Before joining MIT in 2005, he served as the Director of Multiscale Modeling and Software Integration at Caltech’s Materials and Process Simulation Center in the Division of Chemistry and Chemical Engineering. He received a Ph.D. in Chemistry from the University of Stuttgart and the Max Planck Institute for Metals Research after obtaining a M.S. in Engineering Mechanics from Michigan Tech, and undergraduate studies in Chemical and Process Engineering at the University of Stuttgart.
Buehler has a background in materials science, engineering science and applied mechanics. Buehler’s research focuses on bottom-up simulation of structural and mechanical properties of biological, bioinspired and synthetic materials across multiple scales, with a specific focus on materials failure from a nanoscale and molecular perspective, and on developing a fundamental understanding of how functional material properties are created in natural, biological and synthetic materials. He is best known for the use of simple computational models to explain complex materials phenomena in biology and engineering from a bottom-up perspective.
His recent work has focused on applying a computational materials science approach to study materials failure in biological systems, including the investigation of material breakdown in a variety of diseases and other extreme conditions across multiple time- and length-scales. His key contributions lie in the field of deformation and failure of structural protein materials such as collagen and silk, where his work revealed universal material design paradigms that enable protein materials to provide enhanced and diverse functionality despite limited resources (energy, material volume, weak building blocks such as H-bonds, etc.), and demonstrated how these mechanisms break down under extreme conditions and disease (impact, trauma, mutations, flaws, etc.). The impact of his work has been the establishment of the universality-diversity paradigm, explaining how multifunctionality (diversity) of material properties in biology is achieved by changing structural arrangements of few (universal) constituents rather than inventing new building blocks, or through reliance of the quality of building blocks. Some of Buehler's current work involves the use of ologs, a category-theoretic framework for knowledge representation, to encode the structure-function relationships inherent in hierarchical materials.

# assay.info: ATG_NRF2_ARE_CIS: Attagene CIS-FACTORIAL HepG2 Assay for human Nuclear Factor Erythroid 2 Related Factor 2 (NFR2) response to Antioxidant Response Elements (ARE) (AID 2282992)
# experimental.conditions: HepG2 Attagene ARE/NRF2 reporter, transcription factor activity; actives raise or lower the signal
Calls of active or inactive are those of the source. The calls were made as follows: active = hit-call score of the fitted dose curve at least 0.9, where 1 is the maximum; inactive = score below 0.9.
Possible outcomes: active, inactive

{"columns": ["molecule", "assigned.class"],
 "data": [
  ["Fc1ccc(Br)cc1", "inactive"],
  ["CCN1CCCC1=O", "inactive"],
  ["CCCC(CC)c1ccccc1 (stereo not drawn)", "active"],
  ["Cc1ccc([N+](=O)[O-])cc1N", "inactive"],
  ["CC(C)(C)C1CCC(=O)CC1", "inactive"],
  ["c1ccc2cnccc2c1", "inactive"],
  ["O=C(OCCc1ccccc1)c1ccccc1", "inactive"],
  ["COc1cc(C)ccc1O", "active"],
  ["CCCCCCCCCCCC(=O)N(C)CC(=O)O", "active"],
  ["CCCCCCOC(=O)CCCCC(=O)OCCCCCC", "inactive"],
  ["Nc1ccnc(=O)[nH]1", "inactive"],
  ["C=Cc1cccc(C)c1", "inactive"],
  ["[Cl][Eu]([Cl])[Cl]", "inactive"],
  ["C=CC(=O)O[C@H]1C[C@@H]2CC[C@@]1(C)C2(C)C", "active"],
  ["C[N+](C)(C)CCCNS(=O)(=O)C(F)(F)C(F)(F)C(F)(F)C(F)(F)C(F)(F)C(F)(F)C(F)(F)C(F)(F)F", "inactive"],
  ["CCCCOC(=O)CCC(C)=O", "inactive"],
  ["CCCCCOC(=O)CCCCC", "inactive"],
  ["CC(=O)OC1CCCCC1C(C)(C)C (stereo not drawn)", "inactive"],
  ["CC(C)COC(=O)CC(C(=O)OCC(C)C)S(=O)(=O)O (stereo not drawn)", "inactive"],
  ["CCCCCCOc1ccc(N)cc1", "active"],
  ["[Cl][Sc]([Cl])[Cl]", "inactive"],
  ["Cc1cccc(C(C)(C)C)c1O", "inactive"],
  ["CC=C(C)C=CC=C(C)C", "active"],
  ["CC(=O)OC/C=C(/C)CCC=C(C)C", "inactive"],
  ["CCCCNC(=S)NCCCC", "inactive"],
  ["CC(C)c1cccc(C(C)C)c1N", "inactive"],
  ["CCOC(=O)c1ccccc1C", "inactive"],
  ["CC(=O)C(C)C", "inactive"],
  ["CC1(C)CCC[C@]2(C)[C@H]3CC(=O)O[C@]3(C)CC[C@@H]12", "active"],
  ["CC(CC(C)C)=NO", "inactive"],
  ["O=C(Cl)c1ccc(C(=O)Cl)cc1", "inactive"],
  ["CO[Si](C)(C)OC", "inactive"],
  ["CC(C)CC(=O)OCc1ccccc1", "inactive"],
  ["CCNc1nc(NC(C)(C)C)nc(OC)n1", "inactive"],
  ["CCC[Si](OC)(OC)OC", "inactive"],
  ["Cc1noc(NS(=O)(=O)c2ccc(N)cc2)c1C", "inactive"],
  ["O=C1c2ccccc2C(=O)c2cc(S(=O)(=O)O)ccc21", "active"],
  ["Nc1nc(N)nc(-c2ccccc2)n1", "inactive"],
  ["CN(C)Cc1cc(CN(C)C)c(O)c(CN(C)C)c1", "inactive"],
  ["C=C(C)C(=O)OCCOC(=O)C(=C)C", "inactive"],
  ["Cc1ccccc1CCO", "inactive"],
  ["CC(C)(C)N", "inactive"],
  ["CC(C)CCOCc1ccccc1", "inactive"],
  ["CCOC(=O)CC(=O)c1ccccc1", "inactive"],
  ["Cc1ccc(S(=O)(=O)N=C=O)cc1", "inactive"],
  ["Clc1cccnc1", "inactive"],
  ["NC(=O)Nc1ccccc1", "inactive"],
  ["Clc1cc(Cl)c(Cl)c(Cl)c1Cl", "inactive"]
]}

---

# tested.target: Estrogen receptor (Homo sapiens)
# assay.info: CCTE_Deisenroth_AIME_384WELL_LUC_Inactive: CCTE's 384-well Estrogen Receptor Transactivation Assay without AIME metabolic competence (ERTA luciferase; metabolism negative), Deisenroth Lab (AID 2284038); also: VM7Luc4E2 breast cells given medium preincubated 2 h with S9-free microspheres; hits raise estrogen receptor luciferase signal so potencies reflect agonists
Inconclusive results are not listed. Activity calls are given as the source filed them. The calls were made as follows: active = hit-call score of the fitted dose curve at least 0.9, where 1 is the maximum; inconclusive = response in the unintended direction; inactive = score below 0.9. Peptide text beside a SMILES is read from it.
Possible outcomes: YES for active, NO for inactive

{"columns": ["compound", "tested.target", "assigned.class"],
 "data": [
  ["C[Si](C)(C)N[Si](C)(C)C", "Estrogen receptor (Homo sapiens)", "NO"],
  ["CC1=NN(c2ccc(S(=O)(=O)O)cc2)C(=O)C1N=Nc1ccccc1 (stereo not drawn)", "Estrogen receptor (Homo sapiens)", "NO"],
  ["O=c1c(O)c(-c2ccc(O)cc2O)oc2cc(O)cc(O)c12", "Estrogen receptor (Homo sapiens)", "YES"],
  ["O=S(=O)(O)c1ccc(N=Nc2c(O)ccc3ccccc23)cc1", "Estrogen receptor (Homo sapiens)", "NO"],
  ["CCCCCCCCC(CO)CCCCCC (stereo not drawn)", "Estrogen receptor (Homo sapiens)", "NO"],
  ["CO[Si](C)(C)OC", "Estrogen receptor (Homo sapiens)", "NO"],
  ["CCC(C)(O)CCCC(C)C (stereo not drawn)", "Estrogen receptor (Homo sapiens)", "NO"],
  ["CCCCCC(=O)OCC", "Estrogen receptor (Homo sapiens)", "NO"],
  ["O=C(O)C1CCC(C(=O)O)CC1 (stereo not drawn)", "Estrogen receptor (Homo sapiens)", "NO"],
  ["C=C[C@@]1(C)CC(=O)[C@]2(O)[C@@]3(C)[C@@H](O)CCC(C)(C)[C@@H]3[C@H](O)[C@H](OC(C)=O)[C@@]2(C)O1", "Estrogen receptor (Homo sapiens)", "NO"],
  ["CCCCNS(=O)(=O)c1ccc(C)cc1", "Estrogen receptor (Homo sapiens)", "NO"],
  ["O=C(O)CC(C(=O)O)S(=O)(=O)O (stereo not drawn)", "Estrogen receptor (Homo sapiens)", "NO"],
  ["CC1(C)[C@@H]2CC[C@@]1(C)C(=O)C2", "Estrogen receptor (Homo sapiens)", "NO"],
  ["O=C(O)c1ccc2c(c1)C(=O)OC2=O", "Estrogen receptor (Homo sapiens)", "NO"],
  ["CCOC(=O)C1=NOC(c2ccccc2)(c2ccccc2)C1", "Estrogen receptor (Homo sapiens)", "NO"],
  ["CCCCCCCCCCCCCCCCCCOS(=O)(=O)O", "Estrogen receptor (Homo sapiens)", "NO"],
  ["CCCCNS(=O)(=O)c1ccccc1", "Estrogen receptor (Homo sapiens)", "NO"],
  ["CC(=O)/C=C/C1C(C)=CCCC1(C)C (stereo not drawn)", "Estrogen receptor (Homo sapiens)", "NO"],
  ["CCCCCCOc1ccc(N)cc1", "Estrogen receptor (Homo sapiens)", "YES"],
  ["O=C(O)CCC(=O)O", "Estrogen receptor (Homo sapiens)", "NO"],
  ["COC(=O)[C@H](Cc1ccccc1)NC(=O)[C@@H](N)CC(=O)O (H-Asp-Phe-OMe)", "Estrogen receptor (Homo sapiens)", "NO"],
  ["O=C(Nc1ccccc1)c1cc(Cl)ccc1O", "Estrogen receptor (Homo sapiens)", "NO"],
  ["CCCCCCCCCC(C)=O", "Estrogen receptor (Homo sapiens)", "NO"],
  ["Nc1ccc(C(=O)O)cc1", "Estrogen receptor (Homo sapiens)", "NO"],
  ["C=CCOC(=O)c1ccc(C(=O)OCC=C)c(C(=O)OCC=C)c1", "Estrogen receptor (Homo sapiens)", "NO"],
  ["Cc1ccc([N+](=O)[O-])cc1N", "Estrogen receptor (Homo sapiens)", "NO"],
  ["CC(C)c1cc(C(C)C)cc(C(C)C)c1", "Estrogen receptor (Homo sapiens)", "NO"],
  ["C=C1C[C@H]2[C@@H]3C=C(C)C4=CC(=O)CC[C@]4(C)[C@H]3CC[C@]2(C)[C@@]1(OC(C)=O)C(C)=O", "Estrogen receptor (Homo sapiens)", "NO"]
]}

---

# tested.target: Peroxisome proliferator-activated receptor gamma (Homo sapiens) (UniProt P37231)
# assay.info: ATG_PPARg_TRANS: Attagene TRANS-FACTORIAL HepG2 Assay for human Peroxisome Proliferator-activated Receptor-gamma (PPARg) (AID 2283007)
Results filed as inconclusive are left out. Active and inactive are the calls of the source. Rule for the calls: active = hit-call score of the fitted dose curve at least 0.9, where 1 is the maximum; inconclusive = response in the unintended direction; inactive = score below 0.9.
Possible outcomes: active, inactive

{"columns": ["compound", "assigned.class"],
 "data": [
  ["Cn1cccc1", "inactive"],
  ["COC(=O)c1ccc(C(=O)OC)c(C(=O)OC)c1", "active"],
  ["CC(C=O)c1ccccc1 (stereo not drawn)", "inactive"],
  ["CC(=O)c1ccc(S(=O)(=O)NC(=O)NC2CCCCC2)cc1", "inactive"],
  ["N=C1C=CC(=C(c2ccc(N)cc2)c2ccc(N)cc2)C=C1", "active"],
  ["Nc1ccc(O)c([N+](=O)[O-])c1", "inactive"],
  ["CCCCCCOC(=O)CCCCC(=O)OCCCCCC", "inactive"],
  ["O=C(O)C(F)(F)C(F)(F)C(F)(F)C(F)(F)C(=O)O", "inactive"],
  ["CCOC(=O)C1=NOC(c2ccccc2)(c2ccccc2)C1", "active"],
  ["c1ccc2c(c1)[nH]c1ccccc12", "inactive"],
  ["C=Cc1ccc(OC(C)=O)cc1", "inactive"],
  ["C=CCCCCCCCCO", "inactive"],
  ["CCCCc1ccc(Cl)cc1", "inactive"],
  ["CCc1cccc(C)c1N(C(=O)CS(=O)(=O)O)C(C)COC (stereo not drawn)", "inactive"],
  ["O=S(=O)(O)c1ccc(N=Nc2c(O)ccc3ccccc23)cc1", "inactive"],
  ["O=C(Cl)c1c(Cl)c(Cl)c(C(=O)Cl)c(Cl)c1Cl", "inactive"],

Buehler has published more than 300 articles on theoretical and computational modeling of materials using various types of simulation methods, a monograph on atomistic modeling, a book on Biomateriomics, several book chapters, and has given hundreds of invited lectures, keynote talks and plenary speeches. He collaborates broadly with experimental researchers in the United States, Europe and Asia. He serves as a PI and co-PI on numerous research grants, including several interdisciplinary research projects funded by the National Science Foundation, Department of Defense, and other organizations.
His teaching at MIT focus on engineering mechanics and modeling and simulation, and on introducing undergraduate and graduate students to computational research.